December 2, 2021

Volume XI, Number 336

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NLRB Files Complaint Against Oregon Over Law Banning Employer Captive Audience Meetings about Unions

An Oregon law that arguably prohibits employers from requiring employees to attend mandatory meetings to hear the employer’s views regarding unions and the National Labor Relations Board (NLRB) process is unlawful, the NLRB has asserted in a complaint filed with the U.S. District Court – Eugene Division.

The complaint says the Oregon law violates an employer’s fundamental free speech right protected by Section 8(c) of the National Labor Relations Act (NLRA), the NLRB’s ability to regulate representation elections and unfair labor practices, and the Supremacy Clause of the U.S. Constitution. The NLRB states the Oregon law forbids conduct specifically protected and permitted by federal law.

On February 7, 2020, Pia Winston of the NLRB Contempt, Compliance and Special Litigation Branch filed a complaint for declaratory judgement against the State of Oregon challenging the validity of Oregon Revised Statutes 659.780 and 659.785. The complaint alleges the law is preempted under the Garmon Doctrine. Enacted in 2010, the Oregon law, “Discrimination For Nonparticipation In Employer Sponsored Meetings About Religious Or Political Matters,” states in part:

An employer . . . may not discharge, discipline or otherwise penalize or threaten to discharge, discipline or otherwise penalize or take any adverse employment action against an employee:

(a)        Because the employee declines to attend or participate in an employer-sponsored meeting or communication with the employer

. . . if the primary purpose of the meeting or communication is to communicate the opinion of the employer about religious or political matters;

(b)        As a means of requiring an employee to attend a meeting or participate in communications described in paragraph (a) . . .; or

(c)        Because the employee . . . makes a good faith report, orally or in writing, of a violation or suspected violation of this section.

ORS 659.785(1).

The law defines “political matters” to include “the decision to join, not join, support or not support any lawful political or constituent group.” Under the statute, “constituent group” includes, but is not limited to, civic associations, community groups, social clubs and mutual benefit alliances, including labor organizations.

In an attempt to resolve the dispute without litigation, the NLRB’s General Counsel had written to the Oregon Attorney General’s Office to convey the NLRB’s concern over the Oregon law’s conflict with federal law and the U.S. Constitution. However, the state Attorney General declared that it would defend its statute against the NLRB.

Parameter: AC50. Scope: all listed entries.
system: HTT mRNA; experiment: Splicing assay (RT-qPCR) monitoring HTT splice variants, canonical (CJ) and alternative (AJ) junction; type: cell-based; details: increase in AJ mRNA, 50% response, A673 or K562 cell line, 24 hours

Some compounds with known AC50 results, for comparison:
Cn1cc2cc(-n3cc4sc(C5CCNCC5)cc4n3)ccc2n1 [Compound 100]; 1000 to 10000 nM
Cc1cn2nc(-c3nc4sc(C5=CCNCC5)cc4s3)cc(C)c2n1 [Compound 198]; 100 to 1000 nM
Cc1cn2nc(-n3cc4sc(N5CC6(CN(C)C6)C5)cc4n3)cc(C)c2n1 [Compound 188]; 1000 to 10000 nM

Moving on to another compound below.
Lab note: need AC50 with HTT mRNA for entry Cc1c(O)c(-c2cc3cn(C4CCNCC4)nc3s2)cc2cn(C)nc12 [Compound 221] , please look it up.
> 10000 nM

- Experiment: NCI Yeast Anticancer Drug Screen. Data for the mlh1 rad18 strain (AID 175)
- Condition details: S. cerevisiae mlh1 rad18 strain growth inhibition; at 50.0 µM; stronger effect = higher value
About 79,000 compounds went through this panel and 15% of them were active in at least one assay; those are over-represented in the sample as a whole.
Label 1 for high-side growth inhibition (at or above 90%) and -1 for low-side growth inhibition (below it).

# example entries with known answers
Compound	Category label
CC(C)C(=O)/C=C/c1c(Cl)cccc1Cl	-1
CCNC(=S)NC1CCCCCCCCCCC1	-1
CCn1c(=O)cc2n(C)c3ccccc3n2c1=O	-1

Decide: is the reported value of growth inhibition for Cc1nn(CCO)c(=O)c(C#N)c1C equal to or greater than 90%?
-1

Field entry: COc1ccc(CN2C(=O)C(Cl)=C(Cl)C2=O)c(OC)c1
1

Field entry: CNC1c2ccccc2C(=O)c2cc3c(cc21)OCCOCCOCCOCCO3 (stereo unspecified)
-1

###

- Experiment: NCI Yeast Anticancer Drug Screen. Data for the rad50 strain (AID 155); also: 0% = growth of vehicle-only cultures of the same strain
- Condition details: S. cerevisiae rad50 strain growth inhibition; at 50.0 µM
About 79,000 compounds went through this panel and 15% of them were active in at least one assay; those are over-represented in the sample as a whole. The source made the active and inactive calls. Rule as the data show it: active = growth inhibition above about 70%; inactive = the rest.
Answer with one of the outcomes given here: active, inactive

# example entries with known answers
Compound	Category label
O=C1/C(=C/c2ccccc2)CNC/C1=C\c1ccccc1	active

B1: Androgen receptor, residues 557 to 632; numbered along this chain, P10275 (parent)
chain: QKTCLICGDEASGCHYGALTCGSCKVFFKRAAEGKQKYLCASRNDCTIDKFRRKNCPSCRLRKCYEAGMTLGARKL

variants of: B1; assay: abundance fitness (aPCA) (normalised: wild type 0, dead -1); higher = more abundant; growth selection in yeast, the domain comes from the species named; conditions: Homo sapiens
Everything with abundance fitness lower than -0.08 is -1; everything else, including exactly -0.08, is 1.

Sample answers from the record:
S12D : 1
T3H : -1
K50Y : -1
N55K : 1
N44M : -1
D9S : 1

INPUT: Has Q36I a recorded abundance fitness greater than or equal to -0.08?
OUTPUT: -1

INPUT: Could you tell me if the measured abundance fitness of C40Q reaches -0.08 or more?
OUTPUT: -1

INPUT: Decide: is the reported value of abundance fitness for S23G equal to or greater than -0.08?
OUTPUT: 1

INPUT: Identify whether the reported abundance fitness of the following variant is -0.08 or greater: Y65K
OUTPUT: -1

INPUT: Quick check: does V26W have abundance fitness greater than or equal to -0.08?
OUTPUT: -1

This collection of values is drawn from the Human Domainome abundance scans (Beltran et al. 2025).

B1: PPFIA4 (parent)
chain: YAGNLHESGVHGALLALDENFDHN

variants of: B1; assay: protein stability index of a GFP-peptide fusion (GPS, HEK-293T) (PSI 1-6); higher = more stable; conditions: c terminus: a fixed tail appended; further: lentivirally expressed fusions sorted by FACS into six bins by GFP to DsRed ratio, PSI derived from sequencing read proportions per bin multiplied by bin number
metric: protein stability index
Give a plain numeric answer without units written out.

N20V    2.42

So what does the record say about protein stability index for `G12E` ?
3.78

In 2010, a court denied a challenge to the same Oregon law on procedural grounds. The court stated, in part, the lawsuit was premature because the employer was unable to show any actual harm or that the employer faced imminent threat of prosecution under the law. At that time, the court’s decision was a departure from another federal court in Wisconsin that struck down a similar Wisconsin law.

Jackson Lewis P.C. © 2021National Law Review, Volume X, Number 70
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About this Author

Jonathan A. Siegel, Labor, Employment Attorney, Jackson Lewis, Law Firm
Principal

Jonathan A. Siegel is one of the founding Principals of the Orange County, California, office of Jackson Lewis P.C. He practices before the Equal Employment Opportunity Commission, National Labor Relations Board, state and federal agencies and courts.

Mr. Siegel also provides advice and counsel regarding labor and employment law with respect to various issues ranging from wage and hour law, reduction in force, WARN Act, discipline, leave management and harassment and discrimination issues. Mr. Siegel defends employers regarding different varieties of wrongful...

949-885-1360
Jonathan J. Spitz, Jackson Lewis Law Firm, Labor Employment Attorney, Atlanta
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Jonathan J. Spitz is a Principal in the Atlanta, Georgia, office of Jackson Lewis P.C. He is Co-Leader of the firm’s Labor and Preventive Practices Group.

Mr. Spitz lectures extensively, conducts management training, and advises clients with respect to legislative and regulatory initiatives, corporate strategies, business ethics, social media issues and the changing regulatory landscape. He understands the practical and operational needs of corporate America, helping design pragmatic strategies to minimize risk and maximize performance. He has represented...

404-586-1835
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